Illegal Pot Sales Blamed for Pennsylvania Serial Killings, No Marijuana Found

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Pennsylvania law enforcement officials are blaming a small town serial killing rampage on the sale of small amounts of marijuana, according to a report from the New York Times. However, there does not appear to be any evidence showing that the supposed drug deals used to lure the victims to their untimely demise were anything more than a dangling carrot being carried by a couple of extremely twisted individuals.

Last week, a couple of 20-year-old men (Cosmo DiNardo and Sean Kratz) from the Doylestown area told police that they were, in fact, responsible for the deaths of the four young men who had recently disappeared from a Philadelphia suburb. The two cousins confessed that they had lured the victims individually out to a remote family farm on the promise of selling them marijuana. It was there that they shot, killed and disposed of the bodies.

Reports indicate that Kratz has an extensive criminal history that involves burglary, theft and other crimes. In addition, he was still dealing with two out of the three criminal charges he had been brought up on in the past three months at the time he was arrested for the murders.

DiNardo, who has been described by his own legal counsel as someone who suffers from mental illness and has had dozens of police encounters over the past several years, allegedly revealed to friends on multiple occasions his desire to kill and have people killed.

Yet, although the two young men were already headed down a progressive path into a criminal abyss—one that eventually turned them into cold-blooded serial killing machines—officials are trying to blame their grisly escapades on the sale of marijuana.

“Officials… had no explanation for the larger question of why relatively small-time drug transactions would set off a killing spree,” according to the Times.

Matthew D. Weintraub, the district attorney for Bucks County told reporters that he’s “not really sure if we could ever answer that question.”

In reality, prosecutors will never be able to connect the killing spree to the illegal drug trade because there is no connection.

While DiNardo and Kratz had been using “marijuana deals” to bait their victims, there is nothing in the reports to indicate the men ever had cannabis in their possession.

Furthermore, none of the killings seem to have any drug-related motive, especially not like those seen in situations where cartel members resort to violence to protect or gain territory. No sir, this was not a series of killings brought on by black market shenanigans.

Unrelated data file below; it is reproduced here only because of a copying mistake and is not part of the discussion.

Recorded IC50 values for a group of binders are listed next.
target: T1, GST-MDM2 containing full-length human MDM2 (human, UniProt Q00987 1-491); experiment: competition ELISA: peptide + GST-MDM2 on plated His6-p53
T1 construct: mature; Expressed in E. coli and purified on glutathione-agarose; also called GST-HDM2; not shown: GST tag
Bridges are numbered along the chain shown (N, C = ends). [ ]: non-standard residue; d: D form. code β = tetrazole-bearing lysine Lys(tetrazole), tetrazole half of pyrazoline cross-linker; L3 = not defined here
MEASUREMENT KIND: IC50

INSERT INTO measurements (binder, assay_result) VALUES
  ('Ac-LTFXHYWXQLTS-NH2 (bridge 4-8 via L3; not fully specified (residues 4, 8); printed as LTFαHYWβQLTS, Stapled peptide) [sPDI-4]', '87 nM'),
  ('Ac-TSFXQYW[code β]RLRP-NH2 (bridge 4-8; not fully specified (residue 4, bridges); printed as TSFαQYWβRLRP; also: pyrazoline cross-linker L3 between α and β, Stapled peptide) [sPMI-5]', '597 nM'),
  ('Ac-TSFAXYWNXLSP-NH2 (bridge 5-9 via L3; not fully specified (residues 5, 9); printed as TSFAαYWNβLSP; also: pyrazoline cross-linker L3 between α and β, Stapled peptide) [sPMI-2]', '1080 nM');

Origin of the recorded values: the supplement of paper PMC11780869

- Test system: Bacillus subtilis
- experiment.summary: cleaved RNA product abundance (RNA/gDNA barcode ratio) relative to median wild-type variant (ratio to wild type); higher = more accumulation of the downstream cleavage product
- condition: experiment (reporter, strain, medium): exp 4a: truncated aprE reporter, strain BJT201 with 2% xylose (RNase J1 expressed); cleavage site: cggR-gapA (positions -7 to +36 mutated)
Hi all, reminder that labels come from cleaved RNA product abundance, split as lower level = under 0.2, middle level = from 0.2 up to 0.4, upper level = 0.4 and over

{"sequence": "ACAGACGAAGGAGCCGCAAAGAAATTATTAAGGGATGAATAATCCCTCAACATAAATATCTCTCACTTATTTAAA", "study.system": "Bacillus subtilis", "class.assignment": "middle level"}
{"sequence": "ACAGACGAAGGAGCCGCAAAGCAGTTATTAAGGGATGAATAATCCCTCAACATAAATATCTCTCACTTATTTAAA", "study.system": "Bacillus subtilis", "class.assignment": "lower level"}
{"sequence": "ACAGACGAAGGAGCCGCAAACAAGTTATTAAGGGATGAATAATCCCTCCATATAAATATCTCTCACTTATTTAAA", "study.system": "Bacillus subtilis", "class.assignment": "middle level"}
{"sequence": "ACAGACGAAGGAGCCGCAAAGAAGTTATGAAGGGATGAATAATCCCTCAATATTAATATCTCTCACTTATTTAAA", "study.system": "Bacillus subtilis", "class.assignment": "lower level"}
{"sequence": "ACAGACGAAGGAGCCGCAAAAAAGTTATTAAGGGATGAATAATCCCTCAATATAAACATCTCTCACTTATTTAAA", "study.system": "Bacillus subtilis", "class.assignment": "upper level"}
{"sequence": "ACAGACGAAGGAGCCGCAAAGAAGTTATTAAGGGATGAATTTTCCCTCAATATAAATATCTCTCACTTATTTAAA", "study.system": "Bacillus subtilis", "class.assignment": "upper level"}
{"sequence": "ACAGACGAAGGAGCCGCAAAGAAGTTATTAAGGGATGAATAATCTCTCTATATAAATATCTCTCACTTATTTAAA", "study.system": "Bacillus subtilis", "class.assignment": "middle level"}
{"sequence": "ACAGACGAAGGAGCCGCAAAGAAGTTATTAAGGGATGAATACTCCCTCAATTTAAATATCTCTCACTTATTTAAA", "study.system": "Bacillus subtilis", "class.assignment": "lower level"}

The proof is in the details.

In one case, DiNardo convinced a former schoolmate (19-year-old Jimi Taro Patrick) that he would sell him “four pounds” of marijuana for $8,000. After the two got to the farm, Patrick confessed to only having $800, which caused DiNardo to switch gears and offer to sell him a gun instead.

It was during this deal that DiNardo shot and killed Patrick. He then used a backhoe to bury the body in a spot that was so remote that even police admit it would have been difficult to find without a confession.

A couple of days later, both DiNardo and Kratz agreed to sell “four ounces” of weed to 19-year-old Dean Finocchiaro, but the deal never happened. Instead, the two lured him to the farm, shot him and burned his body in “the pig roaster.”

Later that night, the two set up another meeting to sell marijuana to 21-year-old Thomas Meo, who just so happened to show up at the farm with a friend, 22-year-old Mark Sturgis.

Much like the scenarios involving the other two victims, there was no pot deal, only a plot to commit murder.

DiNardo and Kratz reportedly shot the two men, one of them as he was running away. Reports show that they had run out of ammunition trying to kill Meo, so to ensure that he died, they crushed him with a backhoe before setting fire to both bodies.

In the end, it was a signal from one of the victims cell phones that led investigators to the farm.

Although the bodies of the four men were discovered, there are no reports of marijuana being found on the scene. Both suspects have been charged with multiple counts of murder, but neither has been charged with possession of a controlled substance.

Had there been “pounds” of marijuana stashed at the farm, police would have not missed an opportunity to reveal those details to the press.

It seems that DiNardo and Kratz never had any intention of selling marijuana, nor were these killings the vile outcome of a black market drug deal gone wrong.

The suspects had previous ties to the victims, so it is likely that the killings were the result of childhood revenge or something else entirely. Perhaps they were just thrill kills—the product of two dastardly criminal minds growing up bored and fucked up in small town America.

It is conceivable that the killings would have continued had the police not caught up with these violent fiends.

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